Many are calling the current World Cup the greatest of all time. People are staying up all night or missing work to watch matches due to the outpouring of goals and suspense.
In general, it is quite impossible for Nepal to host this kind of event. The World Cup is hosted in vastly developed or rapidly developing countries. The next upcoming editions are scheduled to be in Russia in 2018 and, as of now, Qatar in 2022. The United States, Germany, and France have been hosts in the past.
The cost of hosting a World Cup is astronomical. The Brazilian government spent $14 billion on the current edition of the world’s greatest football event. It’s the highest amount ever to be spent on a World Cup, yet it’s likely that’ll increase over the years.
Even if Nepal had the financial capabilities and infrastructure of Brazil or South Africa, would it still be beneficial to host a World Cup? Their governments are under pressure from its citizens. They believe that the money spent on the World Cup could have been used for schools, hospitals, etc.
These protests are legitimate. The same things could be said for us even if we could never hold a World Cup. If a government can’t provide its people with clean water, electricity, safety and education, then how can it spend billions of dollars on a sporting event?
Geographical circumstance is another limitation holding Nepal back from hosting an event like the World Cup. Although Nepal is significantly larger than Qatar, most of our land couldn’t be used to host a World Cup. Even though Brazil built a stadium in the rainforest, Nepal’s many mountains are great for adventure tourists but unsuitable for stadiums. And many roads in Nepal are too dangerous to travel. Even the roads of Kathmandu are rocky and difficult to get through.
While perfectly usable, the two largest stadiums in Nepal are laughable by World Cup standards. The Dasharatha Rangashala is the biggest stadium in Nepal, and can hold around 25,000 people at best with just 5,000 seats. The Halchowk Stadium holds just 3,500 maximum. In contrast, the Maracana in Brazil holds over 78,000 seats. During the last World Cup in Brazil in the 1950s, it held almost 200,000 people, however.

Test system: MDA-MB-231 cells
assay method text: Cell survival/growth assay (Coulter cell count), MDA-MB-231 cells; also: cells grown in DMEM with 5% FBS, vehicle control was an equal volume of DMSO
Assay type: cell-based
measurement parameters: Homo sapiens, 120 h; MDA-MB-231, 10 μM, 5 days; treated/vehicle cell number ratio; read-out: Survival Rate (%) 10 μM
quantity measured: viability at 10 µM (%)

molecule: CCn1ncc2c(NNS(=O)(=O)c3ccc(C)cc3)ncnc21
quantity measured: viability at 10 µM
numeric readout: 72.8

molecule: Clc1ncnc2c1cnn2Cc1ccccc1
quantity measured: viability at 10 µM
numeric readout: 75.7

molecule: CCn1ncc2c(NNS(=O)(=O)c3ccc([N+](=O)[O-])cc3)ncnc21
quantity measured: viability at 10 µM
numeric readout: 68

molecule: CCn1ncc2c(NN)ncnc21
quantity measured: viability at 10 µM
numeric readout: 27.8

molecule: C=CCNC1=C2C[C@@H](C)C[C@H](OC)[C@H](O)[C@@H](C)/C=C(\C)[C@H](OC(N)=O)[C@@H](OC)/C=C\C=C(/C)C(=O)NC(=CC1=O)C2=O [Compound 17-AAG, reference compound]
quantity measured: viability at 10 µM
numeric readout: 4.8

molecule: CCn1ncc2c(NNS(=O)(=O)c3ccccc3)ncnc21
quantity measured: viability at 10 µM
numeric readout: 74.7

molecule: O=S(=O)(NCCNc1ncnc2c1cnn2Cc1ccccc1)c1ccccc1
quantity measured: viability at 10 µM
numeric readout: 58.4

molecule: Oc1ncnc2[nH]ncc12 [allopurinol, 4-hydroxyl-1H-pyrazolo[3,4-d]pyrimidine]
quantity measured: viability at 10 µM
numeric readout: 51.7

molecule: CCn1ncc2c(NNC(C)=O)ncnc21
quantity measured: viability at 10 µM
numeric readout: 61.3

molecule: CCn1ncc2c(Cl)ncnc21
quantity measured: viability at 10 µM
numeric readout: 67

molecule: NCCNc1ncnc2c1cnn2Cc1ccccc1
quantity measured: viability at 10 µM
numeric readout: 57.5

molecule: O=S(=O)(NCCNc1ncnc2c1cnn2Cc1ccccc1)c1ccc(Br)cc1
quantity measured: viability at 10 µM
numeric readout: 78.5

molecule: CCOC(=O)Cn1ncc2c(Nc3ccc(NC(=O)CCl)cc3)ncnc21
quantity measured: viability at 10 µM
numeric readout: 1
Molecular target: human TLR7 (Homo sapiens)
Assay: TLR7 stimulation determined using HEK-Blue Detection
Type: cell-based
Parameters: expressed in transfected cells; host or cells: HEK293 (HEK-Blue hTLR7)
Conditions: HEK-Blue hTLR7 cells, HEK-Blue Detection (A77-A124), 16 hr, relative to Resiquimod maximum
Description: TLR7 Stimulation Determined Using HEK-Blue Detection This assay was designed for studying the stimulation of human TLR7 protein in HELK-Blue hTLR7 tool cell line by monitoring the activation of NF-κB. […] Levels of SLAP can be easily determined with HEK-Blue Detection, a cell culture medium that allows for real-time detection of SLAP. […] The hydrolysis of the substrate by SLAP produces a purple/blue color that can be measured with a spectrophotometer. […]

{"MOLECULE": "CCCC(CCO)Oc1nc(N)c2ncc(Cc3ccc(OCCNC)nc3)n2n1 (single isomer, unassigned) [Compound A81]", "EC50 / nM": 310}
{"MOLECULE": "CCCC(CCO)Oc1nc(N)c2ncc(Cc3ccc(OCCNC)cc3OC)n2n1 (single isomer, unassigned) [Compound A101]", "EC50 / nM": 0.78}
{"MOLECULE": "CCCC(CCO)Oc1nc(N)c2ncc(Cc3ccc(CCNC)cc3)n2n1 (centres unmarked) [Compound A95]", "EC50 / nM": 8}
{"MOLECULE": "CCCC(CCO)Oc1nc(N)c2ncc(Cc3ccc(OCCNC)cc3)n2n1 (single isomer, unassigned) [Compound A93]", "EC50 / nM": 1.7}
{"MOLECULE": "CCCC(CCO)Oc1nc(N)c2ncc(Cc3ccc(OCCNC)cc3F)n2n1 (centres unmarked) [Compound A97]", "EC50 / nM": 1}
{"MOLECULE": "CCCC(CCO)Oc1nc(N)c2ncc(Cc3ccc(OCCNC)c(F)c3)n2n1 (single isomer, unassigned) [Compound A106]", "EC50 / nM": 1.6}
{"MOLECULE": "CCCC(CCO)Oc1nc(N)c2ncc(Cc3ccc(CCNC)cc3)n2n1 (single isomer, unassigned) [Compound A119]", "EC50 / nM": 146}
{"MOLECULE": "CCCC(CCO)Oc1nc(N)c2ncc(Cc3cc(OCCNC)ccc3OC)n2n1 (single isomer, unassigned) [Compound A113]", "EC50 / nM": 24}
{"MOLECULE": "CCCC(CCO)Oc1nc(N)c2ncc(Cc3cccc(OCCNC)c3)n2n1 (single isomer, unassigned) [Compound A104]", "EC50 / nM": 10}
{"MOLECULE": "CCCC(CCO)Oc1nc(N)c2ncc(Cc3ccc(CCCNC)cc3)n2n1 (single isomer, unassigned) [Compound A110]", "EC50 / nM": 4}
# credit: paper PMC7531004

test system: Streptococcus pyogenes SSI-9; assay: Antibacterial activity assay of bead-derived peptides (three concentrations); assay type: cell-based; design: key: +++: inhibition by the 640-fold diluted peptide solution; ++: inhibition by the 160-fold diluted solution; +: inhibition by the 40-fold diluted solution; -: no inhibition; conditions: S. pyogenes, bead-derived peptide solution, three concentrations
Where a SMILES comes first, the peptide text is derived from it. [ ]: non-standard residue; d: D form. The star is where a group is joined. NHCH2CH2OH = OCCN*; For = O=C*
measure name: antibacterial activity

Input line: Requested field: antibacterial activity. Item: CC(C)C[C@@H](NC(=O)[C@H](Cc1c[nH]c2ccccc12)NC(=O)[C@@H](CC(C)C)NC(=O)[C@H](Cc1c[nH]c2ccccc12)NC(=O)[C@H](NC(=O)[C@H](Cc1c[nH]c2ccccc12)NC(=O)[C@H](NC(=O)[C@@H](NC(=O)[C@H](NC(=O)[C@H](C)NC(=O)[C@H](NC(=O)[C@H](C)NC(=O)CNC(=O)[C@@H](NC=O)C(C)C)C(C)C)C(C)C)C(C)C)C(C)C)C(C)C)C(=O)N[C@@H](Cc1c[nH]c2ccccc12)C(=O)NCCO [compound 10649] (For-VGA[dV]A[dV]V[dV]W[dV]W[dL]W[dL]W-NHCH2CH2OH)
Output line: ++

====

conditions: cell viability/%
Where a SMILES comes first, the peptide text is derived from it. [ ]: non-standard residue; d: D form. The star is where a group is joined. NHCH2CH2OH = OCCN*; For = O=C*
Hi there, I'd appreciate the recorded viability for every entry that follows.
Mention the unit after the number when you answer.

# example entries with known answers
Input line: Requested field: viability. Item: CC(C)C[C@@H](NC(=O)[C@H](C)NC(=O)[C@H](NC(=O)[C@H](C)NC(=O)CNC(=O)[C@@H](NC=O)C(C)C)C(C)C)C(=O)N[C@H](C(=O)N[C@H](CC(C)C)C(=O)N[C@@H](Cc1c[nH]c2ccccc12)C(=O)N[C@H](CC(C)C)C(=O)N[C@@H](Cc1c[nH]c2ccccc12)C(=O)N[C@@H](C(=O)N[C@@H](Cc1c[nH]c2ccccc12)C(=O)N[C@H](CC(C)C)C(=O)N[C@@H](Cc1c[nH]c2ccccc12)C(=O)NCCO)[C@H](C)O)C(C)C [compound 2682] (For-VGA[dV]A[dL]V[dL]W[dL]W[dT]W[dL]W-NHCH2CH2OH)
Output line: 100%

But improvements are coming. The National Sports Council (NSC) and the All Nepal Football Association (ANFA) have been receiving more money and support from the government, roads are being widened, and more roads outside the capital are under construction.
The Dasaratha Rangashala is being renovated with a 12-13 crore budget. According to Yuvraj Lama of the NSC, the stadium is being raised to international standards. 12,000-13,000 seats are being added along with a new track, a new roof, and the strengthening of the stadium’s parapet over a 15-month period.
According to various media sources, 15 million Nepali rupees are being spent on the construction of an international stadium in Itahari, and another international stadium being built in Dharan with about the same budget which will include V.I.P. parapet and multiple rooms and entrances to the stadium.
If the Halchowk Stadium is renovated and, despite geographical difficulties, if even more stadiums can be built in Chitwan, Pokhara and Jhapa, the development of athletes and sports fans alike from such an investment would be moving in the right direction for hosting international events.
Again, none of this means we could host a whole World Cup by any means. Nepal has twice hosted the SAFF Championship, so we have a small amount of experience organizing international competitions. But we could co-host a World Cup as a supporting nation with India or China. With continued development, by 2034, it’s at least possible for us to start dreaming about co-hosting.
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